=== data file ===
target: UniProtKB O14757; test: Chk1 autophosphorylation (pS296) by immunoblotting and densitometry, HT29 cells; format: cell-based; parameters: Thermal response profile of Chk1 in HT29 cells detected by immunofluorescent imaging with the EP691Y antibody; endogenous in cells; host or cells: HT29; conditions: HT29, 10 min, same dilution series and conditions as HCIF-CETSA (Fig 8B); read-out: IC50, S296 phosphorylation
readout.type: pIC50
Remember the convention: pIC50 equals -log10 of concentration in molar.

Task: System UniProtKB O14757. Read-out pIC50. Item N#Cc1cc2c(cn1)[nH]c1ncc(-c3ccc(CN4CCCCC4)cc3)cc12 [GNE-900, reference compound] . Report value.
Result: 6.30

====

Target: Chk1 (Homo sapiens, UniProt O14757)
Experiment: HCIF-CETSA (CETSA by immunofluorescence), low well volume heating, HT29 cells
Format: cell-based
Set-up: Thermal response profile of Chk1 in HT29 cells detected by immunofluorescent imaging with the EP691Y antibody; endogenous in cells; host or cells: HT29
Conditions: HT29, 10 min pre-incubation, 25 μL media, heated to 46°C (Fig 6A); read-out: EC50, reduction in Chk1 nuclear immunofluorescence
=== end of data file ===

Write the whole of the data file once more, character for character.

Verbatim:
target: UniProtKB O14757; test: Chk1 autophosphorylation (pS296) by immunoblotting and densitometry, HT29 cells; format: cell-based; parameters: Thermal response profile of Chk1 in HT29 cells detected by immunofluorescent imaging with the EP691Y antibody; endogenous in cells; host or cells: HT29; conditions: HT29, 10 min, same dilution series and conditions as HCIF-CETSA (Fig 8B); read-out: IC50, S296 phosphorylation
readout.type: pIC50
Remember the convention: pIC50 equals -log10 of concentration in molar.

Task: System UniProtKB O14757. Read-out pIC50. Item N#Cc1cc2c(cn1)[nH]c1ncc(-c3ccc(CN4CCCCC4)cc3)cc12 [GNE-900, reference compound] . Report value.
Result: 6.30

====

Target: Chk1 (Homo sapiens, UniProt O14757)
Experiment: HCIF-CETSA (CETSA by immunofluorescence), low well volume heating, HT29 cells
Format: cell-based
Set-up: Thermal response profile of Chk1 in HT29 cells detected by immunofluorescent imaging with the EP691Y antibody; endogenous in cells; host or cells: HT29
Conditions: HT29, 10 min pre-incubation, 25 μL media, heated to 46°C (Fig 6A); read-out: EC50, reduction in Chk1 nuclear immunofluorescence